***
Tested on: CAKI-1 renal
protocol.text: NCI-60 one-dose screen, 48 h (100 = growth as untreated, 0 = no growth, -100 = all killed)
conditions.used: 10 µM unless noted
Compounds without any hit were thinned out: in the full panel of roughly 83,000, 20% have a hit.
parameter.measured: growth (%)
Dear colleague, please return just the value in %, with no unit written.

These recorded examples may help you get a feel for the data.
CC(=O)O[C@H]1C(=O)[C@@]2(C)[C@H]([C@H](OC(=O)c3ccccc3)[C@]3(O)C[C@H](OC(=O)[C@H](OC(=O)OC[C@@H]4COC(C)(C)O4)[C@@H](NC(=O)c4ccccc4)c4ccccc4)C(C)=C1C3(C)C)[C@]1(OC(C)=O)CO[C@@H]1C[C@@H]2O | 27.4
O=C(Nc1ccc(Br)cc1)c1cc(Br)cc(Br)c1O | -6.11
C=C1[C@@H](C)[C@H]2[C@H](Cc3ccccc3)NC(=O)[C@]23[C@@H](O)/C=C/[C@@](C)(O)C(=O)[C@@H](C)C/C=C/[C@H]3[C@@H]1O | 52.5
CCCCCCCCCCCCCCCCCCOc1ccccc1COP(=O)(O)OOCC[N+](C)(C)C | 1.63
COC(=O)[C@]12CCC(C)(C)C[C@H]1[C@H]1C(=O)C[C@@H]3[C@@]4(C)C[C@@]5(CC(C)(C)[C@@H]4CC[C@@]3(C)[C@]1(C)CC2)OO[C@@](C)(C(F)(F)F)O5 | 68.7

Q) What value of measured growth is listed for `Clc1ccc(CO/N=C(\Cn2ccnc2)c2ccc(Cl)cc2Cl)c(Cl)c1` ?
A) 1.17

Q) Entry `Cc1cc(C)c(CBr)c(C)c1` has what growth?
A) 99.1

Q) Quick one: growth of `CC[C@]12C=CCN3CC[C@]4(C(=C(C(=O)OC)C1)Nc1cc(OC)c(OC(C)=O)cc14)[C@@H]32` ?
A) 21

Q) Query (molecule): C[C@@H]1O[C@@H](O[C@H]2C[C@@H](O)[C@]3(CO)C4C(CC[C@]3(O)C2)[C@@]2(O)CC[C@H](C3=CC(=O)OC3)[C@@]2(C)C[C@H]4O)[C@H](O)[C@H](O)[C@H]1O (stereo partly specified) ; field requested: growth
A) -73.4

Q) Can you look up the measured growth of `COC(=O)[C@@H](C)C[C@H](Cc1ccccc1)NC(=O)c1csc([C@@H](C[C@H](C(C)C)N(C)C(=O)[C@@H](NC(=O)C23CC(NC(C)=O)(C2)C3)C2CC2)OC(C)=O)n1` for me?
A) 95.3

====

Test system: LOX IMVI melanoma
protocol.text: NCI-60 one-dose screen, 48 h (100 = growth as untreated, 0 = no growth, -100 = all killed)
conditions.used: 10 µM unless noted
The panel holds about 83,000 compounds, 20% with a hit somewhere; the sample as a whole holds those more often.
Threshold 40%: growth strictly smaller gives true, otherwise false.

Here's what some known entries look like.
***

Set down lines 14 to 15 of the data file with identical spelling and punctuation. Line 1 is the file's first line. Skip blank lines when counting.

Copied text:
A) 1.17

Q) Entry `Cc1cc(C)c(CBr)c(C)c1` has what growth?